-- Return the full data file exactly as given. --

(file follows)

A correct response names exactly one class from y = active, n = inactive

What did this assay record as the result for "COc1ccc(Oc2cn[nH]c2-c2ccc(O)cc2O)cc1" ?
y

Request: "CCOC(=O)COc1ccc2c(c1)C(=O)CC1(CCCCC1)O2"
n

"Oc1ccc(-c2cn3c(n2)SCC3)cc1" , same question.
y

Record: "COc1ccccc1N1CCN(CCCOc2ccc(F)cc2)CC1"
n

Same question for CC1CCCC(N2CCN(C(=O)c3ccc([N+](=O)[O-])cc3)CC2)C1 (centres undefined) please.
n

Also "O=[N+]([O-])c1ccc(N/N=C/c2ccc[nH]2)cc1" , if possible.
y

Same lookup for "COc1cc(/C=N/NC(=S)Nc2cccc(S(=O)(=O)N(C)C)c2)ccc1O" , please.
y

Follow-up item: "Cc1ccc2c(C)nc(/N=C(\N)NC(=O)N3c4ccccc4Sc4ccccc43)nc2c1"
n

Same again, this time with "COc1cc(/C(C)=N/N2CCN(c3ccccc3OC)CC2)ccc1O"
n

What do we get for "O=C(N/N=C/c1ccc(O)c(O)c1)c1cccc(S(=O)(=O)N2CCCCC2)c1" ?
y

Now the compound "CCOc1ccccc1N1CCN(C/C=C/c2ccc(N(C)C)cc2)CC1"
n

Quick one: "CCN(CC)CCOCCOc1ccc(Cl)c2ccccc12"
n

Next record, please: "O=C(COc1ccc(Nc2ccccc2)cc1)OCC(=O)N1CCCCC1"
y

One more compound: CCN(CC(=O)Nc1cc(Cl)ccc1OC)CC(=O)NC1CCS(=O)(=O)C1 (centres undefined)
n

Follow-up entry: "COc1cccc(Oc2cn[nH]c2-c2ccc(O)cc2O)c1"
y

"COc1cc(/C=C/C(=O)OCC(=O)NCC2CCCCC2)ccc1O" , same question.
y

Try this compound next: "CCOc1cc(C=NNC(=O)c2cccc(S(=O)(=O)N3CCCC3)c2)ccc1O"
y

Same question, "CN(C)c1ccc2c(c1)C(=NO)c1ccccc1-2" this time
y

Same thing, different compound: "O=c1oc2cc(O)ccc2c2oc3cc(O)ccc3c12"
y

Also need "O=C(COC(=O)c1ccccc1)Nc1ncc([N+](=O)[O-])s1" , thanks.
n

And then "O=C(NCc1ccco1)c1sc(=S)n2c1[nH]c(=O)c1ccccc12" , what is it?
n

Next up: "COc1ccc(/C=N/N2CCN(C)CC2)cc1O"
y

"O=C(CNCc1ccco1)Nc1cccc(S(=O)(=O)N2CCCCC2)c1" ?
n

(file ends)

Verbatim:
A correct response names exactly one class from y = active, n = inactive

What did this assay record as the result for "COc1ccc(Oc2cn[nH]c2-c2ccc(O)cc2O)cc1" ?
y

Request: "CCOC(=O)COc1ccc2c(c1)C(=O)CC1(CCCCC1)O2"
n

"Oc1ccc(-c2cn3c(n2)SCC3)cc1" , same question.
y

Record: "COc1ccccc1N1CCN(CCCOc2ccc(F)cc2)CC1"
n

Same question for CC1CCCC(N2CCN(C(=O)c3ccc([N+](=O)[O-])cc3)CC2)C1 (centres undefined) please.
n

Also "O=[N+]([O-])c1ccc(N/N=C/c2ccc[nH]2)cc1" , if possible.
y

Same lookup for "COc1cc(/C=N/NC(=S)Nc2cccc(S(=O)(=O)N(C)C)c2)ccc1O" , please.
y

Follow-up item: "Cc1ccc2c(C)nc(/N=C(\N)NC(=O)N3c4ccccc4Sc4ccccc43)nc2c1"
n

Same again, this time with "COc1cc(/C(C)=N/N2CCN(c3ccccc3OC)CC2)ccc1O"
n

What do we get for "O=C(N/N=C/c1ccc(O)c(O)c1)c1cccc(S(=O)(=O)N2CCCCC2)c1" ?
y

Now the compound "CCOc1ccccc1N1CCN(C/C=C/c2ccc(N(C)C)cc2)CC1"
n

Quick one: "CCN(CC)CCOCCOc1ccc(Cl)c2ccccc12"
n

Next record, please: "O=C(COc1ccc(Nc2ccccc2)cc1)OCC(=O)N1CCCCC1"
y

One more compound: CCN(CC(=O)Nc1cc(Cl)ccc1OC)CC(=O)NC1CCS(=O)(=O)C1 (centres undefined)
n

Follow-up entry: "COc1cccc(Oc2cn[nH]c2-c2ccc(O)cc2O)c1"
y

"COc1cc(/C=C/C(=O)OCC(=O)NCC2CCCCC2)ccc1O" , same question.
y

Try this compound next: "CCOc1cc(C=NNC(=O)c2cccc(S(=O)(=O)N3CCCC3)c2)ccc1O"
y

Same question, "CN(C)c1ccc2c(c1)C(=NO)c1ccccc1-2" this time
y

Same thing, different compound: "O=c1oc2cc(O)ccc2c2oc3cc(O)ccc3c12"
y

Also need "O=C(COC(=O)c1ccccc1)Nc1ncc([N+](=O)[O-])s1" , thanks.
n

And then "O=C(NCc1ccco1)c1sc(=S)n2c1[nH]c(=O)c1ccccc12" , what is it?
n

Next up: "COc1ccc(/C=N/N2CCN(C)CC2)cc1O"
y

"O=C(CNCc1ccco1)Nc1cccc(S(=O)(=O)N2CCCCC2)c1" ?
n